Friday May 25th, the people of Ireland will take to the polls to decide if the 8ththth Amendment should be removed from the constitution. This amendment states: “The State acknowledges the right to life of the unborn and, with due regard to the equal right to life of the mother, guarantees in its laws to respect, and, as far as practicable, by its laws to defend and vindicate that right.” In a previous article I outlined the ways in which the 8thth amendment currently affects pregnant people in Ireland.
Currently a pregnant cow can receive better healthcare in Ireland than a woman seeking abortion. Irish farmers know that not all pregnancies go according to plan. If a cow becomes pregnant when they are too young, or if complications occur, farmers prioritise the life of the cow and will terminate the pregnancy. If the cow becomes ill, they will receive the best veterinary treatment, regardless whether they are pregnant or not. In fact, if farmers would allow cows to continue to suffer with inviable pregnancies, it would be considered animal abuse. Farmers have been raising their voices in support of a Yes vote in recent weeks.
On Facebook a mother shared the story of her 19 year old son, who told her the boys in his class were all voting No because “the women are getting out of control”. This is in line with online polls showing young men planning to vote No as a reaction to the Me Too movement and feminism. Similarly, tone policing of the Yes campaigners leads to statements like “I was going to vote Yes, but not if they keep shoving it down my neck.”. It is incomprehensible to me that anyone would choose how to vote based on anything other than the question at hand.
Speaking of the tone of the debate, the No side have come out with statements that are mind-blowing. At the launch of the Save the Eight campaign a woman explained to an audience of about 400 people that the act of giving birth “heals the effect of rape”. They campaign against what they call “social abortion”, seemingly framing abortion as something to be entered into lightly on a Saturday night. They suggest that in 15 years time our school classrooms will be empty. The No side imply that if the 8thth amendment is passed, people will be forced to have abortions and no more babies will be born in Ireland.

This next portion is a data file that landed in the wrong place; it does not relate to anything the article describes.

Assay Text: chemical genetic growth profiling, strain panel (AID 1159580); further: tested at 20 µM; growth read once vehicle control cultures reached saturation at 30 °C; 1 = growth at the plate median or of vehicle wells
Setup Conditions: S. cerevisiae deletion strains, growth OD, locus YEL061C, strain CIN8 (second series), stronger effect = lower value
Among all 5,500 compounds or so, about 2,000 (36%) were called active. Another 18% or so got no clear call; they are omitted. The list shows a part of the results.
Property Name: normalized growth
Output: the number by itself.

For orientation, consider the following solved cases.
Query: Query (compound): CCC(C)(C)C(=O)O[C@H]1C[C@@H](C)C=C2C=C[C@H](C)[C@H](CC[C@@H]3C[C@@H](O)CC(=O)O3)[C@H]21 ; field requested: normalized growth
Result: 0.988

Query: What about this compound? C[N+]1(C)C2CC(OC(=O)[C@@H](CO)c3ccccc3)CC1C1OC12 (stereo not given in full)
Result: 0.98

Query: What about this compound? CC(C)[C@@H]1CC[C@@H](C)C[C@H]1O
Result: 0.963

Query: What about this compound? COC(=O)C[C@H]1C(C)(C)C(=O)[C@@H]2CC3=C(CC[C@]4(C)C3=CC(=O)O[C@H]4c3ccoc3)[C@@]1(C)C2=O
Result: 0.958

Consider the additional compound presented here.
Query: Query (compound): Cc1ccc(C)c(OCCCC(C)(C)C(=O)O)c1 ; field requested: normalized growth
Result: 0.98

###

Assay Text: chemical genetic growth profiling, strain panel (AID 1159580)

They make debate impossible by refusing to answer questions put to them in television interviews. They are repeatedly asked to answer questions such as “Do you agree that a 14 year old pregnant rape victim should have to travel to access the health care she needs?” They change the subject, repeating seemingly rehearsed phases about innocent healthy babies being murdered.
On the other side, there has been great beauty in this campaign. The love and solidarity between campaigners for Yes has been inspirational. Individuals have abandoned their everyday lives to canvass door to door, to raise funds, to hang posters. Online groups of women have been supporting each other and holding each other together during this campaign spanning years. I have rarely come across a situation where random strangers take such good care of each other.
Another wonderful action is that of the group Radical Queers Resist (RQR), covering graphic images of unborn foetuses displayed by the Irish Centre for Bio-Ethical Reform (ICBR). The ICBR targets maternity hospitals, LGBTQ+ venues and main shopping streets, causing major distress to children and people accessing pregnancy care. As soon as Twitter users let RQR know that the ICBR have set up banners in a particular location, they launch a call to mobilise volunteers to the location to cover the banners with rainbow flags and sheets. It is illegal to display distressing, offensive images under Section 7 of the 94 Public Order Act. However it has proven very difficult to get police support with complaints of such displays. In a bizarre move, the ICBR has released a video titled “The cover up” highlighting the work of RQR. Intended to show that they are being silenced, the video instead serves as a heartening display of people power.